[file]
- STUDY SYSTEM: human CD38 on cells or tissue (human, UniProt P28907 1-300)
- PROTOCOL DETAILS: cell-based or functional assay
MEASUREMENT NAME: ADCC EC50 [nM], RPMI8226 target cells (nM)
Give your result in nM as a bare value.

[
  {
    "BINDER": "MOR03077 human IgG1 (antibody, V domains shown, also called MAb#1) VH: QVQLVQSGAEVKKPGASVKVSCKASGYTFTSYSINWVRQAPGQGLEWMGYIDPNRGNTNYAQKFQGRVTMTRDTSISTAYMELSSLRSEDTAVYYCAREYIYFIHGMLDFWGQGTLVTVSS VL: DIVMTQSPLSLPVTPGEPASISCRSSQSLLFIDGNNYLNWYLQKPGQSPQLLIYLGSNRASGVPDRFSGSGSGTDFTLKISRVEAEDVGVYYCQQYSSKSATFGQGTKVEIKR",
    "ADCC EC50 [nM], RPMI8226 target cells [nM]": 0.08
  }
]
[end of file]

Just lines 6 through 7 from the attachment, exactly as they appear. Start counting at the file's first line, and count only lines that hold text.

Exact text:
  {
    "BINDER": "MOR03077 human IgG1 (antibody, V domains shown, also called MAb#1) VH: QVQLVQSGAEVKKPGASVKVSCKASGYTFTSYSINWVRQAPGQGLEWMGYIDPNRGNTNYAQKFQGRVTMTRDTSISTAYMELSSLRSEDTAVYYCAREYIYFIHGMLDFWGQGTLVTVSS VL: DIVMTQSPLSLPVTPGEPASISCRSSQSLLFIDGNNYLNWYLQKPGQSPQLLIYLGSNRASGVPDRFSGSGSGTDFTLKISRVEAEDVGVYYCQQYSSKSATFGQGTKVEIKR",